Uber agreed to 20 years of independent audits and a number of other compromises over privacy charges that the United States Federal Trade Commission (FTC) previously brought against it, the state agency announced on Tuesday. Apart from reviews that will be conducted by independent auditors in the next six months and every second year after that for two decades, Uber also agreed to stop misinterpreting the manner in which it monitors access to personal data of consumers that its employees have and will also stop misrepresenting the practices it employs to protect that same information. As part of its settlement with the FCC, the San Francisco, California-based ride-hailing company also pledged to create a new all-encompassing privacy program that should assess and address all risks related to any potential data breaches in an effort to do a better job at protecting user privacy. The initiative must be implemented no later than the date when the FTC's order becomes effective which has yet to be determined.
The federal regulator started its investigation into Uber's practices after receiving word of a 2014 hacking attack that compromised the company's database hosted by Amazon Web Services and saw personal data of over 100,000 individuals stolen. The compromised information included driver's license numbers and full names, the FTC said, with its Acting Chairman Maureen Ohlhausen stating how Uber "failed consumers" by misrepresenting its privacy practices on a number of levels. Ms. Ohlhausen also dismissed Uber's aggressive business model that led it to become the most valuable startup in the world by saying how even the fastest-growing firms in the country "can’t leave consumers behind."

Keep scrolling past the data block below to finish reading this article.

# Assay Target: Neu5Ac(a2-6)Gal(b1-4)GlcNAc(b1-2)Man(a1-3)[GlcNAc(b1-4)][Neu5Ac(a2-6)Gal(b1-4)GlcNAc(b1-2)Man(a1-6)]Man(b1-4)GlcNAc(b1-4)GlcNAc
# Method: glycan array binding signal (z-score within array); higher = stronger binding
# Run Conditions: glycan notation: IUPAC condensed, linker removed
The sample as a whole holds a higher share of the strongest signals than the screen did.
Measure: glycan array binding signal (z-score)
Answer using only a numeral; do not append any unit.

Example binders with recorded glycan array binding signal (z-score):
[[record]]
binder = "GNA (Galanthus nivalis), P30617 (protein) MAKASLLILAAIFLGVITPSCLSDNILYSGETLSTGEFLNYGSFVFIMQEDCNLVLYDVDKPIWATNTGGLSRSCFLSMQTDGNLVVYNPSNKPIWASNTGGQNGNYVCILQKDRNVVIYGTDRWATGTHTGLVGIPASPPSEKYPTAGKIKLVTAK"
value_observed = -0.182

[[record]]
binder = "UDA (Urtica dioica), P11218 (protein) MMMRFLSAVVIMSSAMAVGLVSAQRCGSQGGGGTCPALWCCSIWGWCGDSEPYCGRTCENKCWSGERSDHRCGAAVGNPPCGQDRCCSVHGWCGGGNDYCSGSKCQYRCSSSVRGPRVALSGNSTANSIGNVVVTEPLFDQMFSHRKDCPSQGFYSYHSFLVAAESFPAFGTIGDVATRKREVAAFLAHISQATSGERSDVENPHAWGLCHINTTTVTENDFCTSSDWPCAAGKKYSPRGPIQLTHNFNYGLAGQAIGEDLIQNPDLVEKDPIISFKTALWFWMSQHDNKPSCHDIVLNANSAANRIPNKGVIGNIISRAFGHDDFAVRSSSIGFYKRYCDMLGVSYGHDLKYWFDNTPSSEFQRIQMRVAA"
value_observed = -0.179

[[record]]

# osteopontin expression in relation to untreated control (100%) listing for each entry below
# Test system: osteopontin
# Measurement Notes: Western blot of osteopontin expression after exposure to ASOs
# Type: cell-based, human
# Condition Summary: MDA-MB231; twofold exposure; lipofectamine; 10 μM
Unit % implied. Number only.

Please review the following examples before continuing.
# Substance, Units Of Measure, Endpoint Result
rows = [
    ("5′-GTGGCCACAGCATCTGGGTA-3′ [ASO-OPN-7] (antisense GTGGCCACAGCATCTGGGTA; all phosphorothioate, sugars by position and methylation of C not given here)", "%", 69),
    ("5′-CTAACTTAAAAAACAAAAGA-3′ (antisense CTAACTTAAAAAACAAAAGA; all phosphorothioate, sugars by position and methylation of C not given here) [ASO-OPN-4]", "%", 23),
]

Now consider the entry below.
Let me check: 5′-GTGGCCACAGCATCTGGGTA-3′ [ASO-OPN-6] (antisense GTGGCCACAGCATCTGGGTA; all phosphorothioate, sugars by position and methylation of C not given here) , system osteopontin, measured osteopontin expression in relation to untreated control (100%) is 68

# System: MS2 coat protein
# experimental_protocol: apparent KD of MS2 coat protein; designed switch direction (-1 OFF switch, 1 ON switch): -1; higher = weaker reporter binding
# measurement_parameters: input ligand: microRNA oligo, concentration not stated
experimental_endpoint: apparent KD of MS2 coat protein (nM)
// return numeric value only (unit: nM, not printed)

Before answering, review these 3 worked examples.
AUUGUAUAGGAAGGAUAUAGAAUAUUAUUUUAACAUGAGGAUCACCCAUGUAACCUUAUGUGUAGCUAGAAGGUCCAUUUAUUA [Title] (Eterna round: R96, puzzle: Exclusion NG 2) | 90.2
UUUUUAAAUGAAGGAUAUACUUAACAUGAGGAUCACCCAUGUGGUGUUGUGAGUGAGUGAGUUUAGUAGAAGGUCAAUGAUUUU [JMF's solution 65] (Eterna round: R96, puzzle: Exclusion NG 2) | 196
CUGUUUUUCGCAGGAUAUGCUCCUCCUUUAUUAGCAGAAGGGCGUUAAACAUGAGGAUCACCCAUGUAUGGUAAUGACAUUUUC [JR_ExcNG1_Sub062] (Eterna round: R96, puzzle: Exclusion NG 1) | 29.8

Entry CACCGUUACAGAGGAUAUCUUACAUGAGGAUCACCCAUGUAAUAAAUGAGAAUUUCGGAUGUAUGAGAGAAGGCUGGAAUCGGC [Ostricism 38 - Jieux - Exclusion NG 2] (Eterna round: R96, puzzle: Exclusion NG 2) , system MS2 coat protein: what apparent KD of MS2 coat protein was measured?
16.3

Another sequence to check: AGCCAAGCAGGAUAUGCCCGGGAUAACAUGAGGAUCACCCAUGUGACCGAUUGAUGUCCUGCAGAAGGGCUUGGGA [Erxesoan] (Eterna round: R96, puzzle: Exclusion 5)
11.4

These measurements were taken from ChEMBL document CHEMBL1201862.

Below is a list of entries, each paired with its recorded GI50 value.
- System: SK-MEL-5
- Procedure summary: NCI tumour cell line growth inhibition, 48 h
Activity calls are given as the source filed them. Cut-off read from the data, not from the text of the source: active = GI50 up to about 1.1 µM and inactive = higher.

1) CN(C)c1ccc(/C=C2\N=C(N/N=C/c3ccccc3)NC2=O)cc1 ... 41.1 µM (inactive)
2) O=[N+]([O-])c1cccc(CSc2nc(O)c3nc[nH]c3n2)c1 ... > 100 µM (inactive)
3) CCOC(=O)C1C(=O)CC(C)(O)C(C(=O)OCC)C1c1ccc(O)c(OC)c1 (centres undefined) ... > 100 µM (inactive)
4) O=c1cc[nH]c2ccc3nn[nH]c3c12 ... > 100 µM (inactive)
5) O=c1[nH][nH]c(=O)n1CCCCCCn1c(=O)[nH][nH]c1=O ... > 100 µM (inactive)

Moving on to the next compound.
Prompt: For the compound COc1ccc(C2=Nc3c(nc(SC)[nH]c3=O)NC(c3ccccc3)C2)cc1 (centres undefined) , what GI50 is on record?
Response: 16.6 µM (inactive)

Uber has yet to comment on the matter in any capacity, though the latest turn of events comes amidst the largest internal crisis the company experienced since its 2009 beginnings; the firm is presently without a CEO following Travis Kalanick's departure in June and is still fighting a major legal battle with Alphabet's Waymo over alleged trade secret theft. Mr. Kalanick was recently sued by one of Uber's largest and earliest investors over supposed fraud, with Benchmark Capital insinuating that he's jeopardizing the company's search for a new CEO following reports that he's planning on "Steve Jobs-ing" himself out of his current predicament.